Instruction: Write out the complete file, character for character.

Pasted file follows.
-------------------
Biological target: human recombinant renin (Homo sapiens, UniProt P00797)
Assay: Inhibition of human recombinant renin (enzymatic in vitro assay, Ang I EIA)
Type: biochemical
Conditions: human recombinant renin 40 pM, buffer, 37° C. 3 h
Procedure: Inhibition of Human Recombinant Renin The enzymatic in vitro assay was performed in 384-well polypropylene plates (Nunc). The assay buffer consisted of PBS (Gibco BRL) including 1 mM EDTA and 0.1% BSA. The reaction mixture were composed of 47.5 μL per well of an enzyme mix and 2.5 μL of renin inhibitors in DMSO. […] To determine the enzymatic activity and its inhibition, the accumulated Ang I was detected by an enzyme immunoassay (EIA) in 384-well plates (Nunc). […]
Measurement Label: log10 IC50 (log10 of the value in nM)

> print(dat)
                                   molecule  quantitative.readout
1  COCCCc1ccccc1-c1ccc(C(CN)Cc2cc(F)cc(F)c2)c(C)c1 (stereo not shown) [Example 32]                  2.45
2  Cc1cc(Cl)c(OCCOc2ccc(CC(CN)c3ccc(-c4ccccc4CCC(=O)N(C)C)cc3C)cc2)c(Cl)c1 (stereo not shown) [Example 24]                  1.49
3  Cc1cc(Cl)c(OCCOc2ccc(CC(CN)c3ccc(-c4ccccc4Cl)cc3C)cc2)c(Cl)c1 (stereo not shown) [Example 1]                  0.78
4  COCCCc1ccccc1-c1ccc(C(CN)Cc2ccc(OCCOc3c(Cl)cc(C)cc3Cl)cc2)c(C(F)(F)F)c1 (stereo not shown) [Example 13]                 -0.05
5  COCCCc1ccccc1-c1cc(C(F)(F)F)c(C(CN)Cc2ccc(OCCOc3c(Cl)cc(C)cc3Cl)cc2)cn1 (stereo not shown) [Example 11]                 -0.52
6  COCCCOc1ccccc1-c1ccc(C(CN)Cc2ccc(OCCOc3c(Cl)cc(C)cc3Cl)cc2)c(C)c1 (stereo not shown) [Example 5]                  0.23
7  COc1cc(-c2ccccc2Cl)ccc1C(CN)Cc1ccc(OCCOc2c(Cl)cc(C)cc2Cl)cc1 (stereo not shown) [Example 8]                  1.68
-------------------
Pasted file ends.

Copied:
Biological target: human recombinant renin (Homo sapiens, UniProt P00797)
Assay: Inhibition of human recombinant renin (enzymatic in vitro assay, Ang I EIA)
Type: biochemical
Conditions: human recombinant renin 40 pM, buffer, 37° C. 3 h
Procedure: Inhibition of Human Recombinant Renin The enzymatic in vitro assay was performed in 384-well polypropylene plates (Nunc). The assay buffer consisted of PBS (Gibco BRL) including 1 mM EDTA and 0.1% BSA. The reaction mixture were composed of 47.5 μL per well of an enzyme mix and 2.5 μL of renin inhibitors in DMSO. […] To determine the enzymatic activity and its inhibition, the accumulated Ang I was detected by an enzyme immunoassay (EIA) in 384-well plates (Nunc). […]
Measurement Label: log10 IC50 (log10 of the value in nM)

> print(dat)
                                   molecule  quantitative.readout
1  COCCCc1ccccc1-c1ccc(C(CN)Cc2cc(F)cc(F)c2)c(C)c1 (stereo not shown) [Example 32]                  2.45
2  Cc1cc(Cl)c(OCCOc2ccc(CC(CN)c3ccc(-c4ccccc4CCC(=O)N(C)C)cc3C)cc2)c(Cl)c1 (stereo not shown) [Example 24]                  1.49
3  Cc1cc(Cl)c(OCCOc2ccc(CC(CN)c3ccc(-c4ccccc4Cl)cc3C)cc2)c(Cl)c1 (stereo not shown) [Example 1]                  0.78
4  COCCCc1ccccc1-c1ccc(C(CN)Cc2ccc(OCCOc3c(Cl)cc(C)cc3Cl)cc2)c(C(F)(F)F)c1 (stereo not shown) [Example 13]                 -0.05
5  COCCCc1ccccc1-c1cc(C(F)(F)F)c(C(CN)Cc2ccc(OCCOc3c(Cl)cc(C)cc3Cl)cc2)cn1 (stereo not shown) [Example 11]                 -0.52
6  COCCCOc1ccccc1-c1ccc(C(CN)Cc2ccc(OCCOc3c(Cl)cc(C)cc3Cl)cc2)c(C)c1 (stereo not shown) [Example 5]                  0.23
7  COc1cc(-c2ccccc2Cl)ccc1C(CN)Cc1ccc(OCCOc2c(Cl)cc(C)cc2Cl)cc1 (stereo not shown) [Example 8]                  1.68